I shoot allot in AV mode, and I use the bracket feature allot. I find sometimes it takes to much time to set up the shot in Manual. But if I am shooting a set shot, then I will play with the Manual mode.
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Last edited by shoturtle; Jan 23, 2010 at 9:56 PM.
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Old Jan 23, 2010, 9:47 PM   #3
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much of this will overlap with shoturtle's response..

but, you seem to have a wide-variety of interests, in that you want to do everything from city/landscapes which require a wide/ultrawide lens to wildlife requiring a very nice long telephoto. and everything inbetween, including family/friend get-togethers, so now you are adding a flash in the mix and maybe a fast prime.

now, you realize that the money you will need to spend to get lenses that are even reasonable to do this job is going to be in the thousands? not only that, but the lifespan of a lens is much, much, longer than the lifespan of any digital camera. you will be upgrading your body, no matter what one you buy, in a few years. those lenses, you will keep a lifetime. heck, my 50 1.8 is almost 20 years old, and still works like a charm on my 50d.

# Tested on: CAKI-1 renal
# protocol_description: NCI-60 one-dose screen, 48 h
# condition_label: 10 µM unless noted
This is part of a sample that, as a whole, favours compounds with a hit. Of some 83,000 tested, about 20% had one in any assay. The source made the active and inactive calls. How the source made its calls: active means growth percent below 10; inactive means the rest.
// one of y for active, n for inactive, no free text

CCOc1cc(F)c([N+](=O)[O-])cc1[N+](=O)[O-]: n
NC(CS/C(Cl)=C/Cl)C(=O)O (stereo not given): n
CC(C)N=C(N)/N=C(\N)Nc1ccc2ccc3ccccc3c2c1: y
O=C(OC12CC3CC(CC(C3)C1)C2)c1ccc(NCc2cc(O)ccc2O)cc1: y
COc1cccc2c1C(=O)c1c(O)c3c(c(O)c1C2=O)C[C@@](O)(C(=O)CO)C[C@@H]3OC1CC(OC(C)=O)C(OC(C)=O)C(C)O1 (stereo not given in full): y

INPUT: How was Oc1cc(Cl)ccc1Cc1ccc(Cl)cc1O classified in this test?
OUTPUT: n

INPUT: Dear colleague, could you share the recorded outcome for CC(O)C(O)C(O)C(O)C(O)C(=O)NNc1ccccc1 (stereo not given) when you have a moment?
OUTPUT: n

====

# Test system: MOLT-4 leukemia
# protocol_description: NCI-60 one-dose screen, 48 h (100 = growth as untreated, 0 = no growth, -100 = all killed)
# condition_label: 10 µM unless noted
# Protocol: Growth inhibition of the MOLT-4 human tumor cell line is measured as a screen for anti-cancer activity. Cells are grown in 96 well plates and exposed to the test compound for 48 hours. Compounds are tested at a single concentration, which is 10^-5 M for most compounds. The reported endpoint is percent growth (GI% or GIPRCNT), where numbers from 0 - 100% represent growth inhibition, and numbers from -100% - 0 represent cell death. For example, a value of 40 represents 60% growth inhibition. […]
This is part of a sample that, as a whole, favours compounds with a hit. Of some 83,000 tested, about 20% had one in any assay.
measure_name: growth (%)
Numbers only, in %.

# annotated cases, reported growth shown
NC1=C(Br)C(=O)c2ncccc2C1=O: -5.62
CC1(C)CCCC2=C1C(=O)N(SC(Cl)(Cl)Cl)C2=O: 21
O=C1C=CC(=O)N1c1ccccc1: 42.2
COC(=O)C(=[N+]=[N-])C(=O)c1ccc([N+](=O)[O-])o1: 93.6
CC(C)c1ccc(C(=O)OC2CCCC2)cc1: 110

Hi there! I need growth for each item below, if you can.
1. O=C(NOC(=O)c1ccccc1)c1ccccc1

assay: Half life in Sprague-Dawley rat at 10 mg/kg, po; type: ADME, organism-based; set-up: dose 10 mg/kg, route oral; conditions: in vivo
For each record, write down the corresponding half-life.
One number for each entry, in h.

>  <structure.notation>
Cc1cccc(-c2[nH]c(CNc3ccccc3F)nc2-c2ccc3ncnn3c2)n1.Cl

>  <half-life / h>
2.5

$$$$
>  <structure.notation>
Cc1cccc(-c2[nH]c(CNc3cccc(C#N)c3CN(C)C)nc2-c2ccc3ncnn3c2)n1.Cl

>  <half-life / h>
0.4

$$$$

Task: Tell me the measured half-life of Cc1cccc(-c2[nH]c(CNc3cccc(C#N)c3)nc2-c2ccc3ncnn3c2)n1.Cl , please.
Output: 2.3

so, i think you may want to rethink the breakdown of your budget. get a higher end entry-level camera and spend the difference on glass and a nice flash. your photography will be much better for this than putting cheap glass on a pro body, or not having the lens you need for a specific shooting purpose.

get a T1i, or a d5000, they give up nothing in image quality to their bigger brothers. and then spend that 1000$ you saved on another lens or two.

if you can come around to our thinking here, we can help you decide on the lenses you need once you pick a body.
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Old Jan 23, 2010, 9:55 PM   #4
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The d5000 may have a disadvantage for the OP since shooting everything is a requirement. And that not all the nikon lenses will AF on the d5000 will push up the cost for all the lenses OP will need to fit the shooting needs. Think the T1i may be a better high end "entry level" dslr that fits the requirements.